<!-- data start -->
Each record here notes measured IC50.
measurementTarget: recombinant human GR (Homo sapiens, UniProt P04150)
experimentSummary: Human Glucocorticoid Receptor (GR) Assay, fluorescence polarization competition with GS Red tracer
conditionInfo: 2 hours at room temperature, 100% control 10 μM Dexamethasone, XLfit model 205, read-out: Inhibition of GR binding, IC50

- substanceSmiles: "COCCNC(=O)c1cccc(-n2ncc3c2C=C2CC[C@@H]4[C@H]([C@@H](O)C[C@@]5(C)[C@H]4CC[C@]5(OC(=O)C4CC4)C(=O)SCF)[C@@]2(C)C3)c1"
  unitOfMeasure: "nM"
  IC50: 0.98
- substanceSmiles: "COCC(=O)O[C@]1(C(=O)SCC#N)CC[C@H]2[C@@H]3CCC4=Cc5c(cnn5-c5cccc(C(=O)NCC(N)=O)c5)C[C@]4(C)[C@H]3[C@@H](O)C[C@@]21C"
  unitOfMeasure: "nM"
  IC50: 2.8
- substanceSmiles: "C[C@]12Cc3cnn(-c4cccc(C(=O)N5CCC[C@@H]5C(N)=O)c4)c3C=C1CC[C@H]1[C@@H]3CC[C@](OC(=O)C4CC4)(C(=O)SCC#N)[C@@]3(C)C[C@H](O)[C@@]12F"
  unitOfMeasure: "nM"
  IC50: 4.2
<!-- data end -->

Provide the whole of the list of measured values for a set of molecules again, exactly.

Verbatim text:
Each record here notes measured IC50.
measurementTarget: recombinant human GR (Homo sapiens, UniProt P04150)
experimentSummary: Human Glucocorticoid Receptor (GR) Assay, fluorescence polarization competition with GS Red tracer
conditionInfo: 2 hours at room temperature, 100% control 10 μM Dexamethasone, XLfit model 205, read-out: Inhibition of GR binding, IC50

- substanceSmiles: "COCCNC(=O)c1cccc(-n2ncc3c2C=C2CC[C@@H]4[C@H]([C@@H](O)C[C@@]5(C)[C@H]4CC[C@]5(OC(=O)C4CC4)C(=O)SCF)[C@@]2(C)C3)c1"
  unitOfMeasure: "nM"
  IC50: 0.98
- substanceSmiles: "COCC(=O)O[C@]1(C(=O)SCC#N)CC[C@H]2[C@@H]3CCC4=Cc5c(cnn5-c5cccc(C(=O)NCC(N)=O)c5)C[C@]4(C)[C@H]3[C@@H](O)C[C@@]21C"
  unitOfMeasure: "nM"
  IC50: 2.8
- substanceSmiles: "C[C@]12Cc3cnn(-c4cccc(C(=O)N5CCC[C@@H]5C(N)=O)c4)c3C=C1CC[C@H]1[C@@H]3CC[C@](OC(=O)C4CC4)(C(=O)SCC#N)[C@@]3(C)C[C@H](O)[C@@]12F"
  unitOfMeasure: "nM"
  IC50: 4.2